Guernsey’s move to gender-neutral drafting in 2012 was prompted by changes in the UK five years earlier. On International Women’s Day in 2007, Jack Straw MP, as Leader of the Commons, used a Ministerial Statement to announce that the Government had asked Parliamentary Counsel to stop, wherever practical, the convention that ‘the masculine gender includes the feminine’ as ‘many believe that this practice tends to reinforce historic gender stereotypes’.

Interestingly, gender-neutral drafting was common in the UK until 1850, when Parliament passed an Act ‘for shortening the Language used in Acts of Parliament’. The Act said that masculine words in legislation were ‘deemed and taken to include females’.

Note that gender-neutral drafting does not mean adding ‘she’ and ‘her’.  It’s actually the reverse – it means taking out ALL gender-specific pronouns and using terms like ‘the person’ instead so that the text is completely neutral.

More information

Simple guide to gender-neutral drafting

A UK Civil Service view on gender-neutral drafting.

A private practice view on gender-neutral drafting.

Deputy calls for gender-neutral legislation to be introduced locally‘ – Guernsey Press 3 August 2021

Other examples

 

 

miriam-makeba-SA

Miriam Makeba - South Africa

Nominated by: Christine James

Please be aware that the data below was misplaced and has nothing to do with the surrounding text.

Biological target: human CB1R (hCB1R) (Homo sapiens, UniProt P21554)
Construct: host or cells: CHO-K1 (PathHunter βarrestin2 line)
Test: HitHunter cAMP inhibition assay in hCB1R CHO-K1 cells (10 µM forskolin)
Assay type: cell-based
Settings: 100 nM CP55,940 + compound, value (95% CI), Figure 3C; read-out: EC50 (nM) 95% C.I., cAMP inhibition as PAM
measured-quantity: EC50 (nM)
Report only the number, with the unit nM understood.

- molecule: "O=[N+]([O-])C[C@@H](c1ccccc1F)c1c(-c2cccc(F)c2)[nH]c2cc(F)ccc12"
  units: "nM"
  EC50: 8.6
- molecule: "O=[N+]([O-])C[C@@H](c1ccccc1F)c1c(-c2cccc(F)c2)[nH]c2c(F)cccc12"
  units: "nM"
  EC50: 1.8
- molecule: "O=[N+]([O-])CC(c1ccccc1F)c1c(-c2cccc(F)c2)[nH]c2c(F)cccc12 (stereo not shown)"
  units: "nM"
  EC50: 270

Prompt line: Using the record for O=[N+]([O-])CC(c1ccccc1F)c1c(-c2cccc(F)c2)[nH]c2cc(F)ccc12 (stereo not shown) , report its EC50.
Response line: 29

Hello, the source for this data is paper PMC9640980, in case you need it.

Zenzile Miriam Makeba (1932 to 2008), nicknamed Mama Africa, was a South African singer, songwriter, actress, United Nations goodwill ambassador, and civil rights activist. Associated with musical genres including Afropop, jazz, and world music, she was an advocate against apartheid and white-minority government in South Africa. In 2020 she was named one of Time magazine’s 100 women of the century. 

South Africa is ranked 12th in the world for percentage of women in national parliament: 45.8% (source: data.ipu.org) 

Are you from South Africa? Please email hello@womeninpubliclife.gg if there is a social or cultural group for people from South Africa in Guernsey.

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The original image “The Hague Jazz 2008 – Miriam Makeba” by Haags Uitburo is licensed under CC BY-NC-SA 2.0. 

jacinda-adern-2

Jacinda Ardern - New Zealand

Nominated by: Martin Lock

Jacinda Ardern (born 1980) has served as prime minister of New Zealand and leader of the Labour Party since 2017. In 2019, she led the country through the aftermath of the Christchurch mosque shootings, rapidly introducing strict gun laws in response, and throughout 2020 she directed the country’s widely praised response to the COVID-19 pandemic. Ardern was the world’s second elected head of government to give birth in office when her daughter was born in 2018. ‘An inspiring Prime Minister who brought a nation together with true leadership, empathy and compassion.’

New Zealand is ranked 4th in the world for percentage of women in national parliament: 48.3% (source: data.ipu.org) 

Other iconic women: Dame Whina Cooper, nominated by Claire Fisher, and Kate Sheppard, nominated by Anna Cooper.

Are you from New Zealand? You may be interested in joining the ANZACs in Guernsey Facebook group